Each semester, professor of anthropology Claudia Chávez Argüelles poses a brief but provocative question to her students: What is culture? Throughout her introductory cultural anthropology course, Chávez focuses on helping students understand “how we constitute ourselves through culture and the value of different cultural expressions around the world,” as she explains. Amid discussions of intersecting forms of power and oppression along the lines of race, gender, class, sexuality, ethnicity, nationality, and religion, students are challenged to question what they take for granted and learn how human behaviors are not natural or arbitrary, but culturally informed.
“The class is really about paradigm shifts,” says Chávez—a theme that carries over into her more advanced undergraduate and graduate seminars. In her “Indigenous Movements in Latin America” course, Chávez and her students look at cases in Guatemala, Bolivia, and Mexico, studying the structural obstacles that curtail Indigenous peoples’ access to justice, while also analyzing Indigenous movements’ creative strategies of resistance. And through her “Politics of Fieldwork” course, Chávez further prepares her students for anthropological work by encouraging them to be sensitive to the complex positions they will likely find themselves in as they embark on field research. “We come to different settings with our own notions of what it means to ‘collaborate,’ and I try to teach my students that a better way to approach research is to question those notions, become aware of our biases, and to make them explicit to our interlocutors in the field. And from there, to engage in deep dialogue with these actors in order to make their concerns and perspectives the central focus that informs the research questions, methods, and interpretations.”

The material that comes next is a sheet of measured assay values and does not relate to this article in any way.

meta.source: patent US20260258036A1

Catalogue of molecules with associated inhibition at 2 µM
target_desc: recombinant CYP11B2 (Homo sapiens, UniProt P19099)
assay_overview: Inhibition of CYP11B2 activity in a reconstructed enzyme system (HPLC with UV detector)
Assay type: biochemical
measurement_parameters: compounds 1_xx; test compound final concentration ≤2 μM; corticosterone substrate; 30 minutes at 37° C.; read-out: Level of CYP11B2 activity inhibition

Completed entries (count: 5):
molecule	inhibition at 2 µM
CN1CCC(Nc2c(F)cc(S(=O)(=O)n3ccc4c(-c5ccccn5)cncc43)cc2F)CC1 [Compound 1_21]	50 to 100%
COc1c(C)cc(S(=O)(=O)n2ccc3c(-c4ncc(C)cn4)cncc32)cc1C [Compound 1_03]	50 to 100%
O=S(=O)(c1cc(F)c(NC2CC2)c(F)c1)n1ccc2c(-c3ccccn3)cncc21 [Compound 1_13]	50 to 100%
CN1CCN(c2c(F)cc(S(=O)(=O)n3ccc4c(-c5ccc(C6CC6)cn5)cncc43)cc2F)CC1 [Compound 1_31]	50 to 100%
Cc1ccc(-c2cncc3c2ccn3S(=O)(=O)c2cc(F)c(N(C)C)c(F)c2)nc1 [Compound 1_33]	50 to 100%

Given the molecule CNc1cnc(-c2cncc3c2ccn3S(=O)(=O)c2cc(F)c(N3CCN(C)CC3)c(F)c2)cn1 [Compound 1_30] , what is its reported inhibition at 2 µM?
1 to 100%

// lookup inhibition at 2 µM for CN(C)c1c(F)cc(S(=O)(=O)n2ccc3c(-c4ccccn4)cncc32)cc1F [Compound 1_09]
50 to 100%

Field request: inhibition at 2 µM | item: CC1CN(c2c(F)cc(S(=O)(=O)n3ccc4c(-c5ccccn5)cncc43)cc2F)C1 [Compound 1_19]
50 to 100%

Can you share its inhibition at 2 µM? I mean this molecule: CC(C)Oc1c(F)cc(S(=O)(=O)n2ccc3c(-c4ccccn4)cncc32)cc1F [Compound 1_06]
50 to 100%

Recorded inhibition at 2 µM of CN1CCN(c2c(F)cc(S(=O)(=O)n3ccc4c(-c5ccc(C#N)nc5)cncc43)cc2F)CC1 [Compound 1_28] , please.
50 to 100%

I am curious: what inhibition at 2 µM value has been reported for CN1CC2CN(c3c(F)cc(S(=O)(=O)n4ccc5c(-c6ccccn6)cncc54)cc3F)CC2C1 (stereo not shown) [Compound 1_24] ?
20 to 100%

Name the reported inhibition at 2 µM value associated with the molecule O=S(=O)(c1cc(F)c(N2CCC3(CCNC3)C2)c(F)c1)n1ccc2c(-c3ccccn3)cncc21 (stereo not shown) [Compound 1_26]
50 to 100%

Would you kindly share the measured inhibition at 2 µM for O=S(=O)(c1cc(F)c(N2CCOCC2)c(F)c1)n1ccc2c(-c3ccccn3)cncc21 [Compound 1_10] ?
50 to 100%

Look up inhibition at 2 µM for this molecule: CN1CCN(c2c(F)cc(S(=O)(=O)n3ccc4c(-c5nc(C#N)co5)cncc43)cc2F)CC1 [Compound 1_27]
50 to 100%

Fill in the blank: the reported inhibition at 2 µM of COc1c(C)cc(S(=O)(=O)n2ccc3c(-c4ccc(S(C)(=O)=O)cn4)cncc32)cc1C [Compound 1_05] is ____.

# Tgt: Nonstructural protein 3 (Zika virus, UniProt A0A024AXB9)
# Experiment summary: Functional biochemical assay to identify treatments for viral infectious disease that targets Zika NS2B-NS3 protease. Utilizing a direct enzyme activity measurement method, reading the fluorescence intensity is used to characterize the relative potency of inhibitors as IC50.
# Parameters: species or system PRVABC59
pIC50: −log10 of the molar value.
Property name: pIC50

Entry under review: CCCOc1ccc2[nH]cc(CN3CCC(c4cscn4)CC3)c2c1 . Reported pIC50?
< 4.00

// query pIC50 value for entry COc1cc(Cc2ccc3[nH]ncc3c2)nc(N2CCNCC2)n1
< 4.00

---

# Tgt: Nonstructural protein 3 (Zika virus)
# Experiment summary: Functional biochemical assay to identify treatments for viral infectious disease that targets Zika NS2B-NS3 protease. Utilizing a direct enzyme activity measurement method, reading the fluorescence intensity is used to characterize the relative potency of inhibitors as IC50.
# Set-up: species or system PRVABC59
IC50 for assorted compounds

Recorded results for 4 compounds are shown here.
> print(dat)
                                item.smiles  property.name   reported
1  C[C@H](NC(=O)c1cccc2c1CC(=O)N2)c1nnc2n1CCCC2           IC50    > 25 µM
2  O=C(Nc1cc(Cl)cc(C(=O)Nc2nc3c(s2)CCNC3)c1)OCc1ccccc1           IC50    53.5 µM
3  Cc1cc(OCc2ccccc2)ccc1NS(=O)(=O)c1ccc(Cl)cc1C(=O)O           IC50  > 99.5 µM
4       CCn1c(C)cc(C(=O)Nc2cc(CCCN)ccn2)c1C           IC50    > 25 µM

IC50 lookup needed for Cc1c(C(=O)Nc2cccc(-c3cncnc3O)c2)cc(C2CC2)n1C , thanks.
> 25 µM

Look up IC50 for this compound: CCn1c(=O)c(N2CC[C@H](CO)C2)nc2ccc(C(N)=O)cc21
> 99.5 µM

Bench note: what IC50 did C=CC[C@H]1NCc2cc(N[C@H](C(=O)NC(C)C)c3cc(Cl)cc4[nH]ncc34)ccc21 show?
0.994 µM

Chávez often shares her own experiences as both a lawyer and anthropologist when teaching, tying in her research on state violence and Indigenous peoples’ movements and access to justice, mainly in Latin America. Last summer, Chávez continued her fieldwork in Mexico City and Chiapas, Mexico for her forthcoming book on the Acteal Massacre, which occurred in 1997. In this case, paramilitaries targeted Indigenous peoples in the state of Chiapas, killing 45 members of the Maya organization Las Abejas, the majority of which were women and children. Chávez describes the Acteal Massacre as one of the most emblematic cases of state violence that used a paramilitary component where the army supported the assailants, but the government continues to deny this support. “This massacre remains in impunity,” Chávez explains, “and this situation has perpetuated violence in the region, provoking more fragmentations among communities and new forced displacements. Just recently, Las Abejas were the target of another attack by an opposition group, which left many houses and their autonomous health clinic in Acteal completely destroyed.”
“I am interested in this case because it is an example of what happens when Indigenous peoples go to the state courts to ask for justice in cases of state violence. I’m trying to show that it’s a very problematic process, because, in the case of the Acteal Massacre, the testimonies of the survivors were erased from the legal record. That’s how the legal truth about this massacre was created.” Chávez understands how many become frustrated by the tragic outcomes of events such as these, and is often asked how someone living in a different area can help. “There are certain things you can do in the place where you live to make a contribution to struggles for justice. One way to begin is by questioning how you use your privilege to raise some voices above others. The small decisions we make in our everyday lives, such as how we retell stories of violence, can make a big impact.”
You can hear more about Chávez’s current research at Friday’s at Newcomb on Friday, November 8, when she presents her talk “Justice Otherwise: Maya Survivors’ Decolonial Struggle After the Acteal Massacre.”